The derivatives of cyclotetrasaccharide, which are obtained by the process of the present invention, can be widely used in various fields such as catalyst, fiber, wrapping, construction, paint, analysis, electrical engineering, and correspondence as well as food industry, cosmetic industry, and pharmaceutical industry. The derivatives of cyclotetrasaccharide of the present invention; which are introduced hydrophobic groups such as phenyl group, alkyl group, and acetyl group; are lipophilic and useful as surfactants for foods, cosmetics, and pharmaceuticals. The derivatives, introduced sulfate ester, can be advantageously incorporated into cosmetics as a good moisture-retaining agent or skin care agent. The derivatives, introduced functional groups having a binding ability such as vinyl group, amino group, carboxyl group, mercapto group, and halogen group, or substituents having those functional groups, can be bound with other organic compounds and/or cyclotetrasaccharide. Therefore, they can be used for producing novel organic compounds by forming polymers as well as homo- and heterodimers; producing supports for analysis, detection, and purification by binding with macromolecular supports; changing properties of other compounds as well as proteins; and reacting with other compounds in the presence of catalysts. The derivatives, introduced functional groups such as cyano group, nitro group, and nitroso group or substituents having those functional groups, can be used to pharmaceuticals as antibacterial agent, immunity activating agent, and anticancer agent; and to materials for fibers, wrappings, and constructions. Since the derivatives of cyclotetrasaccharide of the present invention, having a dissociative functional group such as carboxyl group, halogen group, etc., and they having a polarizing functional group such as hydroxyl group, amino group, etc., have a dielectric property; they can be used as additives for fuel battery. The derivative of cyclotetrasaccharide of the present invention, having an alkyl alcohol group such as hydroxymethyl group, hydroxyethyl group, hydroxypropyl group, etc., shows a higher solubility in water than that of cyclotetrasaccharide. The derivatives of cyclotetrasaccharide of the present invention, having two or more functional groups and/or two or more kinds of functional groups, can be used as a cross-linking agent.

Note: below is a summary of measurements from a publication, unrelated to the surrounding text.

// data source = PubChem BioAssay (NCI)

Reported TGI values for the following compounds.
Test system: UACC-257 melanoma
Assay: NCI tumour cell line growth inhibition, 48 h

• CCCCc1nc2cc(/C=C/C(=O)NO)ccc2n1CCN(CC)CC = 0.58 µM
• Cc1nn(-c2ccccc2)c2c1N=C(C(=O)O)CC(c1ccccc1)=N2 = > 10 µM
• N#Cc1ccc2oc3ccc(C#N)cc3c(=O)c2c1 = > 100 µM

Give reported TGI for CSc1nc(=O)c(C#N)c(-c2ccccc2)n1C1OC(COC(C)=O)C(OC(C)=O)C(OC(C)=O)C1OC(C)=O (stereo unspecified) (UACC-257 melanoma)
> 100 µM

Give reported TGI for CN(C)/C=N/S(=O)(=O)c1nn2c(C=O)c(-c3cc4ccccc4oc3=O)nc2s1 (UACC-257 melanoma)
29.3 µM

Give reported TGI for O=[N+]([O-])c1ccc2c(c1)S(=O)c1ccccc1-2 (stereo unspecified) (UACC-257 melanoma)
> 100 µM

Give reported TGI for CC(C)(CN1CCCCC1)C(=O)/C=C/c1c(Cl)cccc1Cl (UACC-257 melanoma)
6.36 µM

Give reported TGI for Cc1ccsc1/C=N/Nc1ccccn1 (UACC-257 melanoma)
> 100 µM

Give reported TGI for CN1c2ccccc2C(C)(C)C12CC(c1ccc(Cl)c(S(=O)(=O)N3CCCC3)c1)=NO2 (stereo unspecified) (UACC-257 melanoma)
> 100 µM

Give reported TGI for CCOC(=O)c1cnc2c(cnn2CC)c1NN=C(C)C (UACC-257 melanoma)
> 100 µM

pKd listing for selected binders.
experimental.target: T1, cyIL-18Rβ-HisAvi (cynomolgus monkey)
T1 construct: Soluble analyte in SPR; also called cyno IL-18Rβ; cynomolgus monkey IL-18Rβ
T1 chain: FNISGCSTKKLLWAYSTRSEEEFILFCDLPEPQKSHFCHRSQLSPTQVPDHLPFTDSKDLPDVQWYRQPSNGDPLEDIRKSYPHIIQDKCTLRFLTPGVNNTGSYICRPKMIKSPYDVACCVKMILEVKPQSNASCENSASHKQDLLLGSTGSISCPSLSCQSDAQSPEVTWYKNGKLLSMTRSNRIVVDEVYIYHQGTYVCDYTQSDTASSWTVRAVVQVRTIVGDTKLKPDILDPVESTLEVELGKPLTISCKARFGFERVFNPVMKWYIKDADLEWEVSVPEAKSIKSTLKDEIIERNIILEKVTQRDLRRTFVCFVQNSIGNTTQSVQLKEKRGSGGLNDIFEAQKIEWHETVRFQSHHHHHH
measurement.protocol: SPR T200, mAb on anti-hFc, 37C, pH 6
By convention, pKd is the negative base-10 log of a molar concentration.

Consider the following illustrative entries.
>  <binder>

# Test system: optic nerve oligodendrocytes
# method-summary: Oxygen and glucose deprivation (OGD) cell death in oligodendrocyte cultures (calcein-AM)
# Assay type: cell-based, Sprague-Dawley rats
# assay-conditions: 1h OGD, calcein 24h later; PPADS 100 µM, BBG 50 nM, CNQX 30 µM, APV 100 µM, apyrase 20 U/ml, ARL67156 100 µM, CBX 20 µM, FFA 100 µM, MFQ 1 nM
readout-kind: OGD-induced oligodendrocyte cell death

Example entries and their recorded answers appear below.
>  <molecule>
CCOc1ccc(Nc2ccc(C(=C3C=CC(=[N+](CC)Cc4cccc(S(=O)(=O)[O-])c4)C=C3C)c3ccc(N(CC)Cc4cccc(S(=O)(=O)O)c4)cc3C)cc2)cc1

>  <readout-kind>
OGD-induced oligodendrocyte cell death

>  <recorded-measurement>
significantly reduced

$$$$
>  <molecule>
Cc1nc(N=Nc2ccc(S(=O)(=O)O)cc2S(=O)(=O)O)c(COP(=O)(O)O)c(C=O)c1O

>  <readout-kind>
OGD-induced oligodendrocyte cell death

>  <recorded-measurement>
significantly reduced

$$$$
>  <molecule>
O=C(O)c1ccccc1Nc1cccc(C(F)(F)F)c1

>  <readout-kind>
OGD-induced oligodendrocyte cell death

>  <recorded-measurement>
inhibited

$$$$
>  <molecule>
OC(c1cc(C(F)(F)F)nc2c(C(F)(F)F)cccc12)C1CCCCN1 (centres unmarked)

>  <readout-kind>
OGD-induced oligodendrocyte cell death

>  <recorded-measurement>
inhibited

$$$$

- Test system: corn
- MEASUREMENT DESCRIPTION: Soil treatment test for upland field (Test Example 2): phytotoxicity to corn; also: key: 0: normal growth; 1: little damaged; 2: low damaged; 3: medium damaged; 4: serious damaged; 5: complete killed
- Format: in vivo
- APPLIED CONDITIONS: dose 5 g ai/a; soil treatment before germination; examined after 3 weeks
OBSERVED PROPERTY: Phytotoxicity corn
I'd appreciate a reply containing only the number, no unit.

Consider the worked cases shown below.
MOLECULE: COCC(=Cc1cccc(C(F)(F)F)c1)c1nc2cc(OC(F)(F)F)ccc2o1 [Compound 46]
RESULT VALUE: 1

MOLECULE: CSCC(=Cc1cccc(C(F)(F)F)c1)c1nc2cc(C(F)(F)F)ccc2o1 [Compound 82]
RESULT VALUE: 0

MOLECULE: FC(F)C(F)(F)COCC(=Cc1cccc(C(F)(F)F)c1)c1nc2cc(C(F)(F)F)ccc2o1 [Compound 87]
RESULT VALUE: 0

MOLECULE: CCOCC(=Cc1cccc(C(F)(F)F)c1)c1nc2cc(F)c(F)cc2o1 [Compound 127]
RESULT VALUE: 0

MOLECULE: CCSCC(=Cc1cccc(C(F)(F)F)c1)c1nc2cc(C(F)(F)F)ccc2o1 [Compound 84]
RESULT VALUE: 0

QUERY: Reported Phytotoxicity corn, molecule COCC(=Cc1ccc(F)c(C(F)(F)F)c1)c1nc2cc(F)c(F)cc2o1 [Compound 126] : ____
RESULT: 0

• [0043]
    Since the derivatives of cyclotetrasaccharide of the present invention have a structure of cyclotetrasaccharide as a basic frame, they usually have the properties and functions of cyclotetrasaccharide partially. Therefore, they can be used for the similar object with cyclotetrasaccharide. They can be used according to the uses of cyclotetrasaccharide, which are disclosed in International Publication Nos. WO 01/90,338 (international application No. PCT/JP01/04,276) and WO 02/10,361 (international application No. PCT/JP01/06,412), applied for by the same applicant as the present invention. The following outlines the uses of the derivatives of cyclotetrasaccharide of the present invention.
  • [0044]
    The derivatives of cyclotetrasaccharide of the present invention usually have the properties and functions of cyclotetrasaccharide partially though they are varied depending on the substituents. In many cases, such derivatives show a low or non-sweetness and a satisfactory taste, and are non-reducing and stable saccharides. Therefore, when they are admixed with other materials, especially, amino acids and substances constructed by amino acids such as oligopeptides and proteins, and processed, the mixture would not turn brownish and not form strange smells, and other materials mixed would not be damaged. Therefore, the derivatives of cyclotetrasaccharide of the present invention can be used as materials in various fields such as foods, cosmetics, and pharmaceuticals.
  • [0045]